Educating the Whole Child – Musical/Rhythmic Intelligence

» Posted by on Sep 28, 2011 in Curriculum, Research | 0 comments

Educating the Whole Child – Musical/Rhythmic Intelligence

As adults, many of us may be embarrassed by our off-key singing voices or our arrhythmic dance moves; I know I am! But children love to sing, and they absolutely need to move. I know that my own Grade One child is particularly excited to begin playing the pentatonic recorder/flute this year, and I’ve already been regaled with the songs she’s learned. As she moves through the grades at SGWS, she’ll begin to practice the violin in Grade Three, sing in the choir in Grade Four, and learn the instrument of her choice in Grade Six.

More than offering separate music and choral lessons though, the integration of music and rhythm into multiple subject areas is a keystone of the Waldorf education model. Song is an integral part of the Spanish and German lessons in the early grades, and focusing on the music and rhythms inherent in the English language is a great way to develop literacy skills in general.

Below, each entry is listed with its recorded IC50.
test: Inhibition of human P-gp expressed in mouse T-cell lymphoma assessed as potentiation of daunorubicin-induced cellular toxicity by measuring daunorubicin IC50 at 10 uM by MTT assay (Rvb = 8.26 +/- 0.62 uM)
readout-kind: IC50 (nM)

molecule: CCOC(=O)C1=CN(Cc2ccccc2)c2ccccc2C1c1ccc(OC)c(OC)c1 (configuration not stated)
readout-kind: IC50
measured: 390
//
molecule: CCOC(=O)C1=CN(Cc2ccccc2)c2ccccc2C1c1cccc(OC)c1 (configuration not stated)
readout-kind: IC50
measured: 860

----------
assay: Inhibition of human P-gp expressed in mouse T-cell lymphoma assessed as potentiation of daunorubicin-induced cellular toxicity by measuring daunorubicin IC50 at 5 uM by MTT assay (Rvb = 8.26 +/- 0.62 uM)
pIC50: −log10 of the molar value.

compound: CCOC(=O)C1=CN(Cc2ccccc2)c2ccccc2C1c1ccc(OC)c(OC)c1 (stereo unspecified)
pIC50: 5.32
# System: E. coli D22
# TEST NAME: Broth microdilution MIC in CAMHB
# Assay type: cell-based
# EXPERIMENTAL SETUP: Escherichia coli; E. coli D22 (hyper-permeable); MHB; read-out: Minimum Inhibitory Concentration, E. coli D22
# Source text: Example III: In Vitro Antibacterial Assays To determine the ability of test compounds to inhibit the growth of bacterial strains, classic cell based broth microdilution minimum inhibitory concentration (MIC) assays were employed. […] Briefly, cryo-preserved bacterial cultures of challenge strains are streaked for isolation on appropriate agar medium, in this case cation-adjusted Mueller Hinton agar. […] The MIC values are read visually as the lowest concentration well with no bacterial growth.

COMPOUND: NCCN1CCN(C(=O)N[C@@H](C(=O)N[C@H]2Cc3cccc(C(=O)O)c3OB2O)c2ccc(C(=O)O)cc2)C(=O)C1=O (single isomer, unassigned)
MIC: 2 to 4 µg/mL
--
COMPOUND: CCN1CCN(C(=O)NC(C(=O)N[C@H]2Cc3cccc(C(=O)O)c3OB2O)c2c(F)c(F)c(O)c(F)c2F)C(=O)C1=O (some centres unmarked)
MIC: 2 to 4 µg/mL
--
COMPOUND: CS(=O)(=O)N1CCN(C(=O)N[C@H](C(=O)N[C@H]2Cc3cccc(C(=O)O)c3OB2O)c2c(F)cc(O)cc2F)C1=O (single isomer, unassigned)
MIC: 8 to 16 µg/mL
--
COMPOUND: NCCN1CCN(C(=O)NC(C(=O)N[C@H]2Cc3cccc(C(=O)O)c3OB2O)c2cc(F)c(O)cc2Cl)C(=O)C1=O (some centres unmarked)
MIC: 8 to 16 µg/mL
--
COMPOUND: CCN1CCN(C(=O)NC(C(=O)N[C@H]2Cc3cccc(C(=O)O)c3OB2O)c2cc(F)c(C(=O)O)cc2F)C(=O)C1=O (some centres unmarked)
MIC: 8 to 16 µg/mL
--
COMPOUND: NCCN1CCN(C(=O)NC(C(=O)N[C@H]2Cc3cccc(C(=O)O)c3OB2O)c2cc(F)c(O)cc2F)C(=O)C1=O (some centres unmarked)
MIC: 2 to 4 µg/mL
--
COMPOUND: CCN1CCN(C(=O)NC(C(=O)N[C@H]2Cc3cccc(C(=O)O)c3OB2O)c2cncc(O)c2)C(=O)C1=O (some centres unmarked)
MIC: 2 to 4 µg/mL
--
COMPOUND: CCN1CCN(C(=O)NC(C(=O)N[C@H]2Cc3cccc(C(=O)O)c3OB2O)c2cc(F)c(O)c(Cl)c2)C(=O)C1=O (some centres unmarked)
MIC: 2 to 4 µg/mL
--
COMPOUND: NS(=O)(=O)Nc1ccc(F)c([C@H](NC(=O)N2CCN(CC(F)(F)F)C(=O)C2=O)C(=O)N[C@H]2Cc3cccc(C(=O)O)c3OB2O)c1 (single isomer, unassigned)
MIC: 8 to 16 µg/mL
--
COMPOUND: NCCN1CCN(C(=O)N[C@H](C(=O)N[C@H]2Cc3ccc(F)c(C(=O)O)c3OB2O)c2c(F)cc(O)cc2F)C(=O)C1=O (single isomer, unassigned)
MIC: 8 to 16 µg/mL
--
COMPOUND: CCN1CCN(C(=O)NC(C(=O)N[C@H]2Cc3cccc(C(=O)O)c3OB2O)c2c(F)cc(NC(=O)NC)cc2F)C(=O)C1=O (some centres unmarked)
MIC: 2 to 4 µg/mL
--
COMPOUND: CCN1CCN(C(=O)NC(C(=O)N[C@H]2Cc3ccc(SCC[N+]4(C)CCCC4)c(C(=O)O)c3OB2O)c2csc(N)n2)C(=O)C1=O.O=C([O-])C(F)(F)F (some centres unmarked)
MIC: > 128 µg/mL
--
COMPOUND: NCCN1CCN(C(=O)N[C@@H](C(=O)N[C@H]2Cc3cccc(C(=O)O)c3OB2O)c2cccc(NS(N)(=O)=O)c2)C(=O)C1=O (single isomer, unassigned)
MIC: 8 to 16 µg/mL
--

One of the most distinctive features of a Waldorf education’s focus on musical and rhythmic intelligence is the unique practice of Eurythmy. Eurythmy was developed by Waldorf’s founder, Rudolph Steiner, who created a series of specific, dance-like movements and gestures that correspond to the sounds of spoken language. Eurythmy goes deeper than language though. Sylvia Bardt, in her book Eurythmy: A Creative Force in Humanity, explains that children learn by imitating the movements that they see in the natural world, such as flowing water, flying birds, and scampering animals. Eurythmy uses dance to express and develop children’s connection to the natural world.

At an even more basic level. SGWS seeks to create a rhythm to the school day itself that facilitates learning. The Main Lesson period allows children to focus intently on their work, and the frequent recess periods and other outdoor activities, including gardening and nature walks, give them the opportunity to experience those rhythms of nature firsthand, as well as to create and inhabit their own rhythms as they perform what is perhaps the most important activity that any of us can engage in: play.

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